(4) In this second appeal, Sri Jahangir Ali, the learned counsel for the appellant relving on S. 55 (4) (b) of the Transfer of Property Act & Velayutha Chetty v. Govinda Swamy Naiken, (1910) ILR 34 Mad 543 and Venkata Jagannatha Rao v Venkata Kumara Mahipati Surya Rao, AIR 1936 PC 204 contended that both the Courts have erred in giving a conditional decree for possession to the plaintiff.
(5) On behalf of the other side, it is contended by Sri Kondapi, the learned counsel for the respondent that both the Courts were right in passing a conditional decree for possession as the plaintiff himself had asked for possession. I do not find any force in the contention. I do not find any force in the contention of the learned counsel for the respondent. S. 55 (4) (b)of the Transfer of Property Act enjoins that where the ownership of the property has passed to the buyer before payment of the whole of the purchase-money the seller is entitled to a charge upon the property in the hands of the buyer, any transferee with notice of the non-payment, for the amount of the purchase-money, or any part thereof remaining unpaid, and for interest on such amount or part from the date on which possession has been delivered. Under this provision in case of default of payment of purchase-money the seller is only entitled to a charge. There cannot be any question of his getting possession. An identical question had come up before the Madras High Court in the case of (1910) ILR 34 Mad 543 and it has been held.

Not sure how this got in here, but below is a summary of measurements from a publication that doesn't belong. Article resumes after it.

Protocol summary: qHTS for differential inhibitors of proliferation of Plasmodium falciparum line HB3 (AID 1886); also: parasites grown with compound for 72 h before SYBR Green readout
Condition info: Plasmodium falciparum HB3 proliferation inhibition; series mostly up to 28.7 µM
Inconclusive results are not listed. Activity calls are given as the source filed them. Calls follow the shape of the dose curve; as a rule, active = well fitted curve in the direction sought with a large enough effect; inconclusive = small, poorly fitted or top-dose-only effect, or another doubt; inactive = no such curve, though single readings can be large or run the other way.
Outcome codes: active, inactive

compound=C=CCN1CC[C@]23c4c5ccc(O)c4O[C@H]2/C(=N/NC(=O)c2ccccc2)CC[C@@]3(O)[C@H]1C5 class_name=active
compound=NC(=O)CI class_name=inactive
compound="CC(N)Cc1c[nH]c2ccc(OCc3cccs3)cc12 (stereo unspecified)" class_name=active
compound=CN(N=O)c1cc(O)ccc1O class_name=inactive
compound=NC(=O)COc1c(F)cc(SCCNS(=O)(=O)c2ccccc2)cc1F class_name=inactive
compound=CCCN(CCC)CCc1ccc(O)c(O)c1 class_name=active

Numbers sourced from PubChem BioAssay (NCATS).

'The provisions of the Transfer of Property Act that the vendee after conveyance is entitled to possession and that the vendor has a statutory charge on the property for unpaid purchase-money are clear and it is not competent the Courts in a suit for possession by the vendee to pass a decree for possession conditional on the vendee paying the balance of the purchase-money'